Saturday, July 21, 2007

Grand Design

I took this through the fan in my office. My sister Julia playing Spider Solitaire. I hate her. She always wins everything.

Friday we went to see "Body Worlds" at Discovery Place in Charlotte. This is an exhibition of real human bodies and body parts that have been preserved with a method called plastination. The bodies are essentially soaked in a plastic product and a vacuum is created that causes the plastic to soak all through the fibers.

That sounds really gross. And many people will not go to see this exhibit because they will be grossed-out. But there really is no way to explain to people how utterly un-intimidating this exhibit is without having them see it. That's a shame.

The exhibit is terribly expensive. It cost $50 for Nate and I to go see it. That included parking and the audio phones we rented. You really have to use the audio phones. You can see everything and understand everything by walking through and reading the signs, but the audio tour really is pretty cool. The exhibit is mostly about the bodies themselves, of course, but also about the plastination process.

About five minutes after entering the exhibit, I came upon a display case showing joints. There was a hand, shoulder, and maybe an elbow. I don't remember that third one for sure. But what struck me was the hand. The audio narrator said the joints are designed so that motion is possible in multiple directions. But what struck me was when the narrator said, "The joints are coated with cartilage to reduce friction."

That is what the phrase "fearfully and wonderfully made" really means. And that phrase, from Psalm 139:14, echoed through my head as I spent the next two hours wandering through the exhibit.

It became easy to see God as a divine engineer, making decisions about this invention, and working out "Well, if I make it able to do this, I'll have to do something about this problem that could crop up."

That was the main thing I took away from the exhibit. The other thing I thought about was, "I sure am glad that I take good care of this body." Seeing all the muscles and organs, in stages of great health and also in serious disrepair, made me realize even more the importance of fitness and health. There was a cross-section of an obese person that really struck me to the core. As I looked on to these two slices of a person, I could see how the fat was so hard on the body. How the organs were laden with the weight. It's amazing how some of those organs are able to function at all. And this particular person had a pacemaker installed.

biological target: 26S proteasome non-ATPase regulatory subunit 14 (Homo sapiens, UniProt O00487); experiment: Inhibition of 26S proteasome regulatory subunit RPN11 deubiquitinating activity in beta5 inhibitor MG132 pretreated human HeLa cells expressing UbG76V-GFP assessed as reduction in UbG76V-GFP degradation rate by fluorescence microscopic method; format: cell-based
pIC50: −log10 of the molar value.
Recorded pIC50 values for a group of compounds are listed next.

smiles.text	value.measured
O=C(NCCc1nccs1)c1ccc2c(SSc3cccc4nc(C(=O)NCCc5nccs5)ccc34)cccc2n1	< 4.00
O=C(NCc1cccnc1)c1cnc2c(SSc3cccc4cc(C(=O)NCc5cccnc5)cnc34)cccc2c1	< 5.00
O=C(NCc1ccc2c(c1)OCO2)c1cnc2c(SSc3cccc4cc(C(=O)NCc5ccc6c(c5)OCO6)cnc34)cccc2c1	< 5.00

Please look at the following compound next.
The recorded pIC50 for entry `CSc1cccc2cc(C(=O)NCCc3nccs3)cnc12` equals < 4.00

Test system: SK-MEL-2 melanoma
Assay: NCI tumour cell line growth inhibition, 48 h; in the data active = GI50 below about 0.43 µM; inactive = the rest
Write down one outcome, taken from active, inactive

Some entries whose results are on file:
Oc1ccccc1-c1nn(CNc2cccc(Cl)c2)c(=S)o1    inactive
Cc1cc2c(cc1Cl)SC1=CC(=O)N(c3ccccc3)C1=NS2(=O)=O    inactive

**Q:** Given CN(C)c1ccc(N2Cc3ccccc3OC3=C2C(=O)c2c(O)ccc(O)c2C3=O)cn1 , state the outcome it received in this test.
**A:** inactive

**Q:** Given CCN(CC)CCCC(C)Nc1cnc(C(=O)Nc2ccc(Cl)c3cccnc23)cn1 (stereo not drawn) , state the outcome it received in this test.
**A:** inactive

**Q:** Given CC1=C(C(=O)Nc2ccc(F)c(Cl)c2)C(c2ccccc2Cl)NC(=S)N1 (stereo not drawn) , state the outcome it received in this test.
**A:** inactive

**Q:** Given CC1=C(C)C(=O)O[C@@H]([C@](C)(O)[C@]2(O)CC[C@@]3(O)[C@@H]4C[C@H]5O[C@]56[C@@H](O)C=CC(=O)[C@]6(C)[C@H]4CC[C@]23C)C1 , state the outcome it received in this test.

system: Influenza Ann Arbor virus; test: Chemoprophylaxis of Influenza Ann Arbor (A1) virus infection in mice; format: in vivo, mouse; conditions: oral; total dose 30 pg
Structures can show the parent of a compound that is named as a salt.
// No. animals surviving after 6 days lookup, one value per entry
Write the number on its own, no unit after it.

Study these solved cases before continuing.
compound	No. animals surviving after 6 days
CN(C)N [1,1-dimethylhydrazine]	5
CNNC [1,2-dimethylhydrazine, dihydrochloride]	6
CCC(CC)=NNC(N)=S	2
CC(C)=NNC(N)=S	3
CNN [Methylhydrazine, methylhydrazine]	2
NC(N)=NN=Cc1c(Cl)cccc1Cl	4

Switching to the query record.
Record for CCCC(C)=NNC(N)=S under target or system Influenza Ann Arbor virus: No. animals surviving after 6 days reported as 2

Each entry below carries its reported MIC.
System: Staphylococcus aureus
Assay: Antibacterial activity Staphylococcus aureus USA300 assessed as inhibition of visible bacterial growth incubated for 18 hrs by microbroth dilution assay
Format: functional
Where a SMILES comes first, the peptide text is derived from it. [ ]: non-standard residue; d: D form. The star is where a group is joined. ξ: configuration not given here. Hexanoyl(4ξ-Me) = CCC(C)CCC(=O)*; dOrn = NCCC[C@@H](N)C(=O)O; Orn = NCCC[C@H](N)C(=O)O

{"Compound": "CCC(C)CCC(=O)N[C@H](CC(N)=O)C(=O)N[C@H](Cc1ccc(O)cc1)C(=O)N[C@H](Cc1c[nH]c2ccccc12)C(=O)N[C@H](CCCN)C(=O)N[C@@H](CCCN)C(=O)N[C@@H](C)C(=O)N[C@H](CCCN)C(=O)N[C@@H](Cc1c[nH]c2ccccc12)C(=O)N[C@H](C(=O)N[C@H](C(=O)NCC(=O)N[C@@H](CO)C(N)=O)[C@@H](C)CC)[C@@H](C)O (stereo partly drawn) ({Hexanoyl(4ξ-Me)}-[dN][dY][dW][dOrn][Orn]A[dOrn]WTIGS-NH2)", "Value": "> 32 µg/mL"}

The exhibit of the obese person made me want to help overweight people as much as I can. It's a terrible burden to bear, both physically and mentally. And our society is not kind to people who struggle with this issue, even though more than half of us are overweight.

Seeing all the muscles was pretty cool. Most of the people who were preserved were obviously in pretty good shape. You could see this superior muscle definition and it was neat to see the individual muscles and muscle groups that our jazzercise instructors are always pointing out, "deltoids, rhomboids, lats, obliques, quads, etc."

There were three things I wished as I was going through the exhibit:

1. I wish the first third of the exhibit weren't so loud. The entrance is in an area of the museum where there are lots of noisy, hands-on exhibits to play with. There are walls separating the traveling exhibits from the rest of the place, but at the beginning of the special area they don't go all the way to the ceiling. It's hard to hear the audio in that environment, and it diminished the serious nature of the exhibit. I remember thinking that about the Dead Sea Scrolls exhibit, too.

2. I wish there were special times that could be designated adults-only. Like an evening or two. The kids were well-behaved (in fact, the only people I saw leaning on the cases were ADULTS(!!)) and it was cool to see them marvel over the exhibits, but their chatter and excitement was also a distraction to the seriousness of the displays. Especially in the prenatal section.

3. I wish the exhibit were smaller. I was worn out by about half-way through and I know I didn't give enough attention to the displays in the last half.

I'm recommending this exhibit to everyone I know. But cautioning those with young kids that it can be very tiring.

Thursday, July 19, 2007

Kids Kids Kids

Yesterday was a day full of kids. It was fun, but I got pretty tired and dragged out by the end of the night...when I finally turned in at MIDNIGHT (!!)


It began at about 6:30 a.m. in a way most of our combined family gatherings do: Jeff and I both companionably working on our computers. Usually he goes out for coffee, but yesterday he let me make him some. (I think he was diluting it with the water, though.)